It’s been an eventful first year for Criminal Charges, my weekly look at what happens when criminals and credit cards meet. To celebrate the impending end of 2008, I’ve decided to put together a look back at some of the unusual and audacious crimes involving plastic that have been included in this blog column so far. Hope you enjoy re-connecting with some of our favorite fraudsters.
Lego employee steals blocks, shouts-out Leprechaun film
Debt can make you do some crazy things — like stealing Lego blocks using your corporate credit card and then assuming the name “Spaceleprechaun” to sell them on eBay.
That’s exactly what Linda Hegarty of Belchertown, Mass., did between 2002 and 2008, buying Star Wars-themed Legos using her company-issued credit card and then offering the blocks on auction Web site eBay. Hegarty apparently hoped to use the profits she earned to pay down debt.
Although the links from Criminal Charges: Volume XIII — to date, the most-read edition of this column — to the original news items chronicling her tale have been taken down, you can rest assured that the YouTube clip of “Leprechaun 4:In Space” still functions just fine.
Woman pleads guilty to defrauding her boyfriend
Bethany Eldredge was featured back in Criminal Charges: Volume IV, around the time she was arrested for using her boyfriend’s credit card to go on a shopping and dining spree that ended when he caught her and another man in a hotel room — also charged to the boyfriend’s plastic.
Male readers in the market for a lady friend, take note: Eldredge appeared in a Portsmouth, Maine, court in September, where she pleaded guilty to some of the charges. “In exchange for guilty pleas to charges of fraudulent use of a credit card and forgery, the forgery charge was reduced from a felony and four other charges were dismissed,” reports Seacoastonline.com. “The credit card conviction was Eldredge’s admission to using her boyfriend’s card without his permission to obtain a room and services at the Best Western on Aug. 20.”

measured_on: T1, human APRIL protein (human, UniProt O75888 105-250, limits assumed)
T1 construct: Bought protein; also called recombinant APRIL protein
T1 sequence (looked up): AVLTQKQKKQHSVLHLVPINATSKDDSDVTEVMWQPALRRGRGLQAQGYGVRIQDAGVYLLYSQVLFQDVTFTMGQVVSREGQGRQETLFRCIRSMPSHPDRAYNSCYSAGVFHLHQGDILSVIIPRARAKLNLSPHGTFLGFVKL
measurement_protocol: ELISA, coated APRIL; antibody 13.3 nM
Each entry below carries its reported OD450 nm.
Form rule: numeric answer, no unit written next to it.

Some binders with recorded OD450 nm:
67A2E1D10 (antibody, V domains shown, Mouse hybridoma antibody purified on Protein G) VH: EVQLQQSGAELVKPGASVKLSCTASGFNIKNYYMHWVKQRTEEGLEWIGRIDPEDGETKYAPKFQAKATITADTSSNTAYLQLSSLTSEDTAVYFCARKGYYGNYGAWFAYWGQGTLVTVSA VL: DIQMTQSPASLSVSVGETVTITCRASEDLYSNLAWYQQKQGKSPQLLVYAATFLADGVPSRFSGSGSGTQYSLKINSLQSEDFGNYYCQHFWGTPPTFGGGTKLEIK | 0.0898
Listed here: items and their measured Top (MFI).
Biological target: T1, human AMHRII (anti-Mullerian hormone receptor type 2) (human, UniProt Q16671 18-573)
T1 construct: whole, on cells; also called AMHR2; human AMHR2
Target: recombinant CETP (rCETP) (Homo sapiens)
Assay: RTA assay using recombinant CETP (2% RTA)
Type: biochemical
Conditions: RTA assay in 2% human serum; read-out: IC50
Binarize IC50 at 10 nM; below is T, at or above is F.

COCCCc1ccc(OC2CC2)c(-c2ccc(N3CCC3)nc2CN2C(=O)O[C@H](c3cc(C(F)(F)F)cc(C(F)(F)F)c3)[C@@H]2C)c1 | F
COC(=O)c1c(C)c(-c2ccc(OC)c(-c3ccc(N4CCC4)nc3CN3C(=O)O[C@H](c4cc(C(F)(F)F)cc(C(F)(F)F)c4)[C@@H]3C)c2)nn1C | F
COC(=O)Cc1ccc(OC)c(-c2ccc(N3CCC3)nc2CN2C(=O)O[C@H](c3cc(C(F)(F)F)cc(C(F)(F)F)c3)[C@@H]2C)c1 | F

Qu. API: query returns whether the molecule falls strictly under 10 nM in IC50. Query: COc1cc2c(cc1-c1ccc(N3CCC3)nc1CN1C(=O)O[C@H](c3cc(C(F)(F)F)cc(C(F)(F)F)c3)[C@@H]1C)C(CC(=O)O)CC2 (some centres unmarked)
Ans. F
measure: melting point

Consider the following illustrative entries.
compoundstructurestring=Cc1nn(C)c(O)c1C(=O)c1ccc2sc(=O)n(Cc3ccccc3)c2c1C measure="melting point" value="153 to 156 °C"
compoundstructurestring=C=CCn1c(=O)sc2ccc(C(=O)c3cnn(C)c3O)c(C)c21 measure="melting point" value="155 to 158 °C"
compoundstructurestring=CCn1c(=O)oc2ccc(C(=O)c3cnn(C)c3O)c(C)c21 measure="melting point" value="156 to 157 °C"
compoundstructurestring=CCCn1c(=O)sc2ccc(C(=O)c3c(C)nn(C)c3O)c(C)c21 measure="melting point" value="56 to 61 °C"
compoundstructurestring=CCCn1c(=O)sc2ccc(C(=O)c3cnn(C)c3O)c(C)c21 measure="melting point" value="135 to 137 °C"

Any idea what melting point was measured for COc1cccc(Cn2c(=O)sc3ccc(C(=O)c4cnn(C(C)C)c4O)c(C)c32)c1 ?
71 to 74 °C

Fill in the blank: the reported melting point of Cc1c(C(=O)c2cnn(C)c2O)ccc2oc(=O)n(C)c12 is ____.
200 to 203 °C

That conviction resulted in a deferred 12-month jail sentence contingent on a year of good behavior, probation for collection of $462 in restitution and a court order to comply with recommended treatment from a mental health provider. Eldredge was also fined for her forgery charge, given an added jail sentence and ordered to pay restitution. As part of her negotiated plea deal, charges alleging Eldredge stole her boyfriend’s credit card to dine at a local Japanese restaurant, hit the mall and purchase some liquor were all dropped.
Thieves take plastic, give gas
It wasn’t all take, take, take in world of credit card crime this past year. In Criminal Charges: Volume VII, we featured a criminal duo from the Bronx, N.Y., who used a stolen credit card to give back, supplying fuel to drivers at a New York gas station.
During the early hours of a September morning, Christian Escotto and Joseph Rosario allegedly used the card to help fill up multiple cars at a Mamaroneck, N.Y., Shell station. What did they get for their troubles? A felony charge of criminal possession of stolen property.
Pilot soars on lousy card
Some criminals managed to fly before crash-landing in jail. Criminal Charges: Volume XVIII told the tale of Ohio pilot George M. Salameh, who managed to charter three private flights with an invalid credit card number.
Salameh’s travels apparently took him between Ohio, Florida and New Jersey. However, when the aviation firm that allowed him to charter the planes submitted his credit card information for payment, the company discovered Salameh’s card was invalid. That led to charges of theft for the formerly high flier.
Credit card provides alibi for vending machine
Plastic wasn’t always a way into crimes. Sometimes it was an attempted way out.
After Timothy J. Liss and Peter T. Vang of Wassau, Wis., were caught allegedly prying the doors off rest area vending machines to get at the cash inside, Liss attempted to talk himself out of any charges by claiming that the large amount of cash police found on him was due to the fact that he was a disk jockey with no credit card. He also claimed he and Vang had pulled off the road due to foggy conditions.
Since he was featured in our “Recession-proof crimes” edition of Criminal Charges, Liss apparently hasn’t been focusing entirely on his DJ career. According to a Nov. 30 report from fdlreporter.com, Liss was sentenced to five days in jail and had his license suspended for six months for possession of drug paraphernalia.
See you in 2009.